It’s vital to consider cold-weather safety when you travel with your pet in the winter. The cold temperatures can make you and your pet feel uncomfortable. Here are some tips for winter safety if you plan to drive or fly with your pet. ).
Check to Make Sure your Pet is Travel-Ready
Before any trip you take, make sure that your pet is in good health and ready to travel, says Dr. Carol Osborne of Chagrin Falls Pet Clinic, located in Chagrin Falls. It may be better to leave your pet at home, with a dog sitter or boarding facility, rather than at the veterinarian’s. Some pets are not suitable for travel, including:
- Young pets
- Aged pets
- Animals in pregnancy
- Animals that are ill
Consult your vet if you are unsure whether your pet will be able to travel in the winter.
Dr. Osborne adds, “Animals traveling should be groomed and obey basic commands.” You should also make sure that “they are courteous and not knocking over people.” It is not advisable to take a dog that constantly barks.
Prior to the trip
There are some things you need to do for your pet before you pack up the car and head out to the airport.
Contact Your Veterinarian
Speak to your vet a few weeks before you leave to ensure that your pet has all the necessary vaccinations. You may be traveling across the country or even around the world. Your pet might need new vaccines or treatments for parasites that it hasn’t received before. You may need to provide a health certificate for your pet if you are crossing state boundaries. International travel will require even more documentation.
Many airlines require the signature of a veterinarian to certify that pets are safe for travel, even if they do not accompany their owners in the cabin.
Where to Stay?
Before booking, call the hotel to confirm that they accept pets. Some hotels may allow cats or dogs, but they might have restrictions on the weight, number, and size of the animals. Call ahead to confirm so that you don’t have to scramble to find a place to stay on the day.
Prepare for pet safety
If you are traveling at any time, ensure that your pet is wearing a collar for cats and collars for dogs. These collars should have the most current contact information. If you have a microchipped pet, make sure the chip is accurate and registered.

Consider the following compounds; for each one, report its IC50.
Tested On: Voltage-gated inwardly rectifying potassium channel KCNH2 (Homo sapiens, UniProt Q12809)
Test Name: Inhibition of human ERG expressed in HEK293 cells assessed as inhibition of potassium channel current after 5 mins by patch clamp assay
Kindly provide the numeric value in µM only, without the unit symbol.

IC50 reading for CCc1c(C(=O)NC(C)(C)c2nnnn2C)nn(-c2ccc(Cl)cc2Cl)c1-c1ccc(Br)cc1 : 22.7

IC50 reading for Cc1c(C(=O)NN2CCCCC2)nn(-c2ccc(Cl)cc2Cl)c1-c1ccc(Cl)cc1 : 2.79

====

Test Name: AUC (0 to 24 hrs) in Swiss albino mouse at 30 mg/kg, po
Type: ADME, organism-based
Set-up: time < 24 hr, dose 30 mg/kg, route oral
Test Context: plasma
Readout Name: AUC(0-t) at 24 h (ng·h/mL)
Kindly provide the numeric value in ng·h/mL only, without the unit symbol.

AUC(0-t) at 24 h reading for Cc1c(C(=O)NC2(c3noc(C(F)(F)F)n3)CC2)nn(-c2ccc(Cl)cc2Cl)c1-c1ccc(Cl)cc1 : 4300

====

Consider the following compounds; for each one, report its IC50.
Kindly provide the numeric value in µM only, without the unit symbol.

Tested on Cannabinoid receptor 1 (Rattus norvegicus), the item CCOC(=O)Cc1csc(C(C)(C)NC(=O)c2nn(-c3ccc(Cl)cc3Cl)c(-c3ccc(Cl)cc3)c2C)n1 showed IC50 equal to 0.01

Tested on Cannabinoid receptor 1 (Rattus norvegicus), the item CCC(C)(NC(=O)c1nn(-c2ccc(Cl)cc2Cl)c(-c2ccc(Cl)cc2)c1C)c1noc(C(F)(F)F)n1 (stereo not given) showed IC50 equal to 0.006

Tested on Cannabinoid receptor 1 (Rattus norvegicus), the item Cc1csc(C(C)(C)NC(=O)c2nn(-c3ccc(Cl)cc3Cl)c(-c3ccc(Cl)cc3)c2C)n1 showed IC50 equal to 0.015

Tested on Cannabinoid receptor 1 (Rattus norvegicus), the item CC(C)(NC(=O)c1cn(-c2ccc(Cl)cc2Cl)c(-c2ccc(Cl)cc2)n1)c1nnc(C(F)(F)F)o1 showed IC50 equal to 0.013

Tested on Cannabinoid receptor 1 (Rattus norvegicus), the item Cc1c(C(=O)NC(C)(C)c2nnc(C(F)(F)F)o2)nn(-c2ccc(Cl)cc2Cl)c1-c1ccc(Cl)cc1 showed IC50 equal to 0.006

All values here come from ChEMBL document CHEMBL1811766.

Lindsey Wolko is the founder of the Center for Pet Safety, a consumer advocacy group that represents pet owners. She recommends taking a photo of yourself and your animal in case of separation.
Research and gather the contact details of several emergency veterinary clinics in your area before you leave for your destination. If you’re driving, it might also be useful to look for any emergency vets along your route.
You can ask your vet to print your pet’s records. Bring a copy of the record with you if you ever need medical attention while on vacation.
Make Sure Your Vehicle Is Pet Friendly
Traveling in a car with pets is dangerous. Pets that are not restrained can become distracting and they also have a higher risk of injury during an accident.
Wolko says that you should secure your pet properly when traveling in a vehicle with it. When you are driving, if your pet is climbing into your lap it could cause you to be distracted and possibly have an accident. Her recommendations are:
- To travel with your cat safely, use a Cat Carrier.
- Small dogs can also be transported in a carrier for longer journeys.
- can be used by small or large dogs, depending on the product that your dog prefers.
- Weighted kennels can accommodate larger dogs. They are secured by anchor straps with a strength rating.
Wolko advises that you should acclimatize your pet to these products before traveling. You can start with short trips and increase the distance. Your pet shouldn’t be exposed to the harness for the first time on a long car ride.